My childhood religious experience was all about me and god and the relationship between myself and this mysterious all powerful, all loving being. “He” was all I had to cling to – my sense of love, acceptance, belonging, and hope. I was surrounded by believers – most more broken than I. We masked our brokenness so others were oblivious to our hidden pain.
For 10 years after leaving that life, I worked endlessly to rewrite my future. It was both rewarding and exhausting. As I shed my old views and needs, this “god” who I’d so desperately craved and loved hovered in the background, sometimes existing only as what I tentatively considered “a figment of my imagination”.
Then in August 2012, I followed my husband to West Hills Friends (WHF). It was a tumultuous time. He had just lost his job, I was 4 months pregnant, and I was sick with hyperemesis gravidarum – a rare illness of pregnancy associated with excessive vomiting, dehydration, medications, weight loss, hospitalization, and IV fluids.
I went to the hospital 5 times, spent over 100 hours on IV fluids, was poked around 20 times, took over 500 orally dissolvable tablets of Zofran and 150 tablets of Reglan, vomited more times than I want to remember, and urinated myself every morning. Without medication, I could hold nothing down.
I came to WHF at the perfect time. This community did not know me or my struggles. But unlike my past religious experience, I was not alone and “god” could not possibly be attributed to my imagination. Instead, the Light existed within the people of WHF. And here I found strength.
When my husband lost his job, many changes happened very quickly. We moved. I increased my workload to full time. We lost health insurance and a company car. I swayed between a state of hope and fear.
But at WHF, as people shared their experiences, I found the mantra that would help me survive. In my darkest times, when sound, smell, temperature, lighting, or movement could send me into a state of nausea followed by vomiting, panic, and fear – I closed my eyes, breathed deeply, and quietly repeated, “I am okay. I have everything I need.”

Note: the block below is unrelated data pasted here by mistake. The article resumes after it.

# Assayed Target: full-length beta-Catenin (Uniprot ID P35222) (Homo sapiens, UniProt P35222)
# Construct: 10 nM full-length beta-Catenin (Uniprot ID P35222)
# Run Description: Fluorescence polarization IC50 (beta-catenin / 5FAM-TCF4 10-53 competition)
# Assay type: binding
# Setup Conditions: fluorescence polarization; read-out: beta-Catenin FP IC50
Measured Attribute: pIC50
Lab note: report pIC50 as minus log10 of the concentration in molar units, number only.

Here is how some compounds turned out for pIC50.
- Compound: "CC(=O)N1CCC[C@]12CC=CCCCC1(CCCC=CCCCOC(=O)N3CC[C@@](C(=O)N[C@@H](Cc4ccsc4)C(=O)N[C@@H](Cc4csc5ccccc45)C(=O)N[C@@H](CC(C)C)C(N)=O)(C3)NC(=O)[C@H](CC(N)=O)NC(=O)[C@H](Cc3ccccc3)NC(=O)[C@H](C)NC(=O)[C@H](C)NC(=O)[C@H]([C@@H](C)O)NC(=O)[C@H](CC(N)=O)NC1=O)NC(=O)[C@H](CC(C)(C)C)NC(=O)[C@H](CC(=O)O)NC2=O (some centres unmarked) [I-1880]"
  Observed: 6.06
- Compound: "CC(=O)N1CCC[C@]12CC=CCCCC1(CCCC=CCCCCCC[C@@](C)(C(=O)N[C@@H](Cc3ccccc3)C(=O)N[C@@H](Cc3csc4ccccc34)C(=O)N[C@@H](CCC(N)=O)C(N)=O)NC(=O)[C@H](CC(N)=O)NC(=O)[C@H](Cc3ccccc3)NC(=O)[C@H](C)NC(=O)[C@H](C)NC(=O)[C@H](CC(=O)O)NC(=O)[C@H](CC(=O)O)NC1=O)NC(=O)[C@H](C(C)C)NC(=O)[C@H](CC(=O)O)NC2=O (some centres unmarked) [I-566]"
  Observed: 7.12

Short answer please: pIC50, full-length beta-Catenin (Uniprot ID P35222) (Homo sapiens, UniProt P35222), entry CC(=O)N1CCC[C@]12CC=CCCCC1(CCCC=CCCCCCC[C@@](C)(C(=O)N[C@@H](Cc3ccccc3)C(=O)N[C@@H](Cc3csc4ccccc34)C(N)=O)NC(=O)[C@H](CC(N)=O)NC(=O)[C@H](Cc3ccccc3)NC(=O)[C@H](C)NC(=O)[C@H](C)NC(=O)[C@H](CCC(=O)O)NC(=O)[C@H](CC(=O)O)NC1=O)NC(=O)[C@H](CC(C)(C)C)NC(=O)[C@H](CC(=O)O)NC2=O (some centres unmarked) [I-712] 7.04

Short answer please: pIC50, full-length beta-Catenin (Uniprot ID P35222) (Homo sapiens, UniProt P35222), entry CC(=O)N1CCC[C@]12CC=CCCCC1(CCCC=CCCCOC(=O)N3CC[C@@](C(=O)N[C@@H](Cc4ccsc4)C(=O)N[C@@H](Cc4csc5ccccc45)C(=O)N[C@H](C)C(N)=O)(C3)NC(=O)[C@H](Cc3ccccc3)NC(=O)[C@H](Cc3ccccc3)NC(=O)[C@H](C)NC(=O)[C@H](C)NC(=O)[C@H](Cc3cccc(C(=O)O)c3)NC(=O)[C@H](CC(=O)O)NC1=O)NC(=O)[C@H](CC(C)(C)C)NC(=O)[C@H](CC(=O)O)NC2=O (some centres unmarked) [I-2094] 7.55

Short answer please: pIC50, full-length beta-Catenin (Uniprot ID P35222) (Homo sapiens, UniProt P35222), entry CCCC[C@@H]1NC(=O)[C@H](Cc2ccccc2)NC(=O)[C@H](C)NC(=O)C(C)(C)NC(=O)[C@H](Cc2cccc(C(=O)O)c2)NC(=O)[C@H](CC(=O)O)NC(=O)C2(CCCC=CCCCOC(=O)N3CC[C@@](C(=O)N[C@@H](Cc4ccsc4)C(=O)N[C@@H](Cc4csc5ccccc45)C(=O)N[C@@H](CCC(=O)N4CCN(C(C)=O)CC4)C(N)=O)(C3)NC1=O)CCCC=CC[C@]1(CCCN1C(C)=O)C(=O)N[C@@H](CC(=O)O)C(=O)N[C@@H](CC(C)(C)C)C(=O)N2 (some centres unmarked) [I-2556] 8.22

The hyperemesis did not go away. But my internal sense of panic did. And though the journey was tumultuous, I did have everything I needed – a present husband, a caring OB who trusted me and advocated for my health care needs, an aunt and uncle who cared for me during the worst part of the first trimester, a job that provided enough flexibility for my self-care, a state that guarantees health care to children and pregnant women, and a community with some of the kindest, most generous transparent people I’ve ever met.
Throughout pregnancy, I found solace in the silence at WHF and comfort in the words of wisdom shared by its members. They inspired optimism, and I found power in my mantra and what it meant for everyone. Because in the end, “the what” doesn’t matter – illness, financial instability, food, managing material possessions, or any other human struggle that has been shared or even those that haven’t. We have what we need. And somehow just knowing this changes the experience for the good.
Looking back on my journey, I now realize that I not only have what I need, but as a member of community, I and my family have been blessed with significantly more.
Thank you, WHF.